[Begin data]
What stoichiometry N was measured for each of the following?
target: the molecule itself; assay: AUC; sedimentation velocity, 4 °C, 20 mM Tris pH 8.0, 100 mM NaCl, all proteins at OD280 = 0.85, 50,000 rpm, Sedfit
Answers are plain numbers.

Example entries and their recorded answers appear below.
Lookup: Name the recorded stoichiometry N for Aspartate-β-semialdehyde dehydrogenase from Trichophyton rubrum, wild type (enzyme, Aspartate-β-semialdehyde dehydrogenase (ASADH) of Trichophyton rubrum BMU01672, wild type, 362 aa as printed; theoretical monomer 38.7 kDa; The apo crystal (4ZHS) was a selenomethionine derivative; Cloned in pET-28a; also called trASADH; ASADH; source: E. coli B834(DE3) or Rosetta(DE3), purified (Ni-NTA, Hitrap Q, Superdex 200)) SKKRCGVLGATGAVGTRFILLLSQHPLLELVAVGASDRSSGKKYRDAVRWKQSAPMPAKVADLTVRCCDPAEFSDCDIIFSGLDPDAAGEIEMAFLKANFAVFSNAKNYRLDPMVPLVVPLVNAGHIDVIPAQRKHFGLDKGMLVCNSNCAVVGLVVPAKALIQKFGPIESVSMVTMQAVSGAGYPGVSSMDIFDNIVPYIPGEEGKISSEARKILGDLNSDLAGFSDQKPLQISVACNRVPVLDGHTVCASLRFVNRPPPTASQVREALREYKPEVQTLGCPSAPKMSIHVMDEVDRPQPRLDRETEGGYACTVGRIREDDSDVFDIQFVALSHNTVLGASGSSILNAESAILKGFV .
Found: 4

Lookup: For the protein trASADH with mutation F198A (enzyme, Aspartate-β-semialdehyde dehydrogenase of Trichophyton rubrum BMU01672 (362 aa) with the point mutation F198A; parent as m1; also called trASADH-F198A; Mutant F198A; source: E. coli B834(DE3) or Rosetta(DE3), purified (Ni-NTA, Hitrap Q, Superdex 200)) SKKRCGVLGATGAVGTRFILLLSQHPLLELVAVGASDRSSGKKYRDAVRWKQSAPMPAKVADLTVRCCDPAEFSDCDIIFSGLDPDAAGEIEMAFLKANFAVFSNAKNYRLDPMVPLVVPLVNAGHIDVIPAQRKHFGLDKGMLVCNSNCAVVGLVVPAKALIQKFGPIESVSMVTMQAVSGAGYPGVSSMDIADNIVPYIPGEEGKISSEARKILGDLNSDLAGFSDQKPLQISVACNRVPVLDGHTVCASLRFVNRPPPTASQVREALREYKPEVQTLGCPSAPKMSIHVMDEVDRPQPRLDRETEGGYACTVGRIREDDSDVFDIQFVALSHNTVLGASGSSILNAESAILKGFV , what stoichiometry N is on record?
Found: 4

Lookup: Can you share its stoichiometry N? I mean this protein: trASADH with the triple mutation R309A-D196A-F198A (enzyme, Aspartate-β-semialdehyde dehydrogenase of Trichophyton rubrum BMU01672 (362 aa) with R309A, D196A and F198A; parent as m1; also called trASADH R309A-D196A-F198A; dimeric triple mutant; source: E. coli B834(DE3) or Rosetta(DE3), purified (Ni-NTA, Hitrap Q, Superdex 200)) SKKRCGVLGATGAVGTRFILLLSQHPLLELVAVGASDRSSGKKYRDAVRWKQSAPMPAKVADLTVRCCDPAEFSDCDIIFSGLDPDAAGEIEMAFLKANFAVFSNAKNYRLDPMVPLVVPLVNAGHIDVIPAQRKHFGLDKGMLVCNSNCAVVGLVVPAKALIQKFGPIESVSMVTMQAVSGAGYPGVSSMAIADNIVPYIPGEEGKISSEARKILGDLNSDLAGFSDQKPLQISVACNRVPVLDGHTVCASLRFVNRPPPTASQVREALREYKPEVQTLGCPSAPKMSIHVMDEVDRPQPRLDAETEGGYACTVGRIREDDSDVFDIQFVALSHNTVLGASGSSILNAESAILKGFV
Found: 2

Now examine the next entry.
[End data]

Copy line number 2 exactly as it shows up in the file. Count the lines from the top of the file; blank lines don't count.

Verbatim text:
target: the molecule itself; assay: AUC; sedimentation velocity, 4 °C, 20 mM Tris pH 8.0, 100 mM NaCl, all proteins at OD280 = 0.85, 50,000 rpm, Sedfit